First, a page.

The Hunt for the Haarlem

By 21st August 2019 September 10th, 2019 Events

It may not be on Durban’s shores, but the recent development in the hunt for the shipwrecked Dutch East India Company vessel, the Haarlem, is so exciting, that we felt it was definitely worth a mention!

Dr Bruno Werz
Dr Bruno Werz

Regardless of the precise location, the events surrounding the sinking of the Haarlem really are of national importance, with Dr Bruno Werz attributing the establishment of Cape Town, and South Africa’s multi-racial ‘rainbow’ nation to this one historic event.

When the Haarlem sunk in 1647, 62 men were left behind, and the remainder of the crew were repatriated on other ships. The men from the Haarlem came into contact with local people, and reported their favourable experiences back to their superiors. It was because of these reports that the Dutch East India Company decided, in 1652, to establish a much-needed stopover for ships in what is now Cape Town. This station, which became known as the “Tavern of the Seas”, would later develop into the City of Cape Town.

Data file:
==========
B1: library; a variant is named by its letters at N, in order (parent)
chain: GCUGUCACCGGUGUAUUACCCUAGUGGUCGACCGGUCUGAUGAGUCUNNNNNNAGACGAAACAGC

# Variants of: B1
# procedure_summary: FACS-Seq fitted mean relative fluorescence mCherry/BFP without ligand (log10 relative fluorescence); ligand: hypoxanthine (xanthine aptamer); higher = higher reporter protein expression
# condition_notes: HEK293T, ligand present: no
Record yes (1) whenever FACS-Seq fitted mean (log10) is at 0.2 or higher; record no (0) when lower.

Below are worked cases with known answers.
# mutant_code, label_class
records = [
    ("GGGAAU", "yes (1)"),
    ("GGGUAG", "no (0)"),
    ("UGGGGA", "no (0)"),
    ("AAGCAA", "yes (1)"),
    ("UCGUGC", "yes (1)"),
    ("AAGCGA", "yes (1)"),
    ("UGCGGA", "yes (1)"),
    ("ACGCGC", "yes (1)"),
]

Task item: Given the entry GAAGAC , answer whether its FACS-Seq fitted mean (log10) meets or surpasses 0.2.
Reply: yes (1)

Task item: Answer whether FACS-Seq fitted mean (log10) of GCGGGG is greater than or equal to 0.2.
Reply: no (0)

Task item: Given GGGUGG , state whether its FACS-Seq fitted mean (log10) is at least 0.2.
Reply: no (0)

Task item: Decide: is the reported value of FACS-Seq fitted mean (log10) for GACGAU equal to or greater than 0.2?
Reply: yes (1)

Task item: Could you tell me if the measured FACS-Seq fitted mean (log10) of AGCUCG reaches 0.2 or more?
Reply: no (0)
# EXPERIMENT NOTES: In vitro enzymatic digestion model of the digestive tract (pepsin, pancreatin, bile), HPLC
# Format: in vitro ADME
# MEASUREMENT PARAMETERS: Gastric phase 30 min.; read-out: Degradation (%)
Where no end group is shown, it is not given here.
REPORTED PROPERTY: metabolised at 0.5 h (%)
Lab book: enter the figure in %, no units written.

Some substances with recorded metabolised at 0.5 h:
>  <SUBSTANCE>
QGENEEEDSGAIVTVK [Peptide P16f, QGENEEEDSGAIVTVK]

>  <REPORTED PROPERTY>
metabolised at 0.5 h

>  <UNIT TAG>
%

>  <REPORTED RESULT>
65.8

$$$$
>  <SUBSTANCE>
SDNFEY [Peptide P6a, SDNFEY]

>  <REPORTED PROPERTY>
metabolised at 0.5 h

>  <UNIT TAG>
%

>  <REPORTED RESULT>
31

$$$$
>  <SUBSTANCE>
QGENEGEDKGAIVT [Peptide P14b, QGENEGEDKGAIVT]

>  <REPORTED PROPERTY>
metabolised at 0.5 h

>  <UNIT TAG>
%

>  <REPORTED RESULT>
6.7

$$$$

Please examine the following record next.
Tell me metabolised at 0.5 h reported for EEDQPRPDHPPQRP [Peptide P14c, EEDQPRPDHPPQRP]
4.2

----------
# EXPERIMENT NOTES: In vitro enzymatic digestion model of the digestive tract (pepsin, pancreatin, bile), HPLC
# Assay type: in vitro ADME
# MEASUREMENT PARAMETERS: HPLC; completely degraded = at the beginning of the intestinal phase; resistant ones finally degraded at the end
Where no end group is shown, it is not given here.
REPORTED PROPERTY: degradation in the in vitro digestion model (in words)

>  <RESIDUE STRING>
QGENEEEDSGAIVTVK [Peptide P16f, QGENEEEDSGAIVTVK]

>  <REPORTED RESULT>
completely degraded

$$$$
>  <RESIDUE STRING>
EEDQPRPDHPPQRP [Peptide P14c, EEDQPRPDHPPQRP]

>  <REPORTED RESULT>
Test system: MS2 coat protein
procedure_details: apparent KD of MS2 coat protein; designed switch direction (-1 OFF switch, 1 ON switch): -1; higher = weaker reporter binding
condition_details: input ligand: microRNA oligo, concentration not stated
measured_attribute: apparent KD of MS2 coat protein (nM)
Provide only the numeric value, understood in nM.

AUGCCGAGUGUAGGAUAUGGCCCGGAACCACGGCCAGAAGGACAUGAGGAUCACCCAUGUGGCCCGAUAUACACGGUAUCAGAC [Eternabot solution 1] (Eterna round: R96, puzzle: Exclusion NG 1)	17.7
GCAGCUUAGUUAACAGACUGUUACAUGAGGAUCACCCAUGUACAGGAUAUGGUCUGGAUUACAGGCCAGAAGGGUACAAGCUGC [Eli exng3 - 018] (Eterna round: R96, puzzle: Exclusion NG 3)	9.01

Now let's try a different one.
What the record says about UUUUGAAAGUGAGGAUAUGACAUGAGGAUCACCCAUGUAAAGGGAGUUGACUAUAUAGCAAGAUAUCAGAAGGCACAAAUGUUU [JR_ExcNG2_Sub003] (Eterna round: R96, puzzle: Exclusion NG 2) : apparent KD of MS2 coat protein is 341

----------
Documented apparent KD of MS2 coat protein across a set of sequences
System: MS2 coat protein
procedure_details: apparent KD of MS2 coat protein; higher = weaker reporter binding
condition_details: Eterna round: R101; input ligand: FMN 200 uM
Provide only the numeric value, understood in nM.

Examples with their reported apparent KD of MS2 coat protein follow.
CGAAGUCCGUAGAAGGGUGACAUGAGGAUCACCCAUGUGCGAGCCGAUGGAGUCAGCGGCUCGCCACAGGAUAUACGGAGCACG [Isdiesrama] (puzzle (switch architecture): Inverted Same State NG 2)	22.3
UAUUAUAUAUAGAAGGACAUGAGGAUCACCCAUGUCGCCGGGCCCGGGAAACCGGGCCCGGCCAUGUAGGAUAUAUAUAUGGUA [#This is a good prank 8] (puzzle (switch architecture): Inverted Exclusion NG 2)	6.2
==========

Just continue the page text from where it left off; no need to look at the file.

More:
A map marking the wreck site
A map marking the wreck site

According to Werz, an ex-Dutch navy diver, maritime archaeologist and historian who has dedicated the past 30 years to the hunt for the remains of the Haarlem, there is a 95% chance that the shipwreck lies just a stone’s throw from the Dolphin Beach Hotel in Bloubergstrand, in water depths of less than four metres.

Test excavations and data show that there is a structure about three to four metres below the seabed that fits the description of what one would expect to find as the remains of the Haarlem”, Dr Bruno Werz.

An excavator pictured at Bloubergstrand
An excavator pictured at Bloubergstrand

To date the Haarlem Project has been wholly supported by sponsors and volunteers, and additional funding is now needed for further excavations. Werz hopes that the international attention that such an important dig would garner, will help to raise these much needed funds.

Watch this space for future developments!

Images courtesy of www.thescubanews.com, zakenblad.nl, www.capetownetc.com and ewn.co.za

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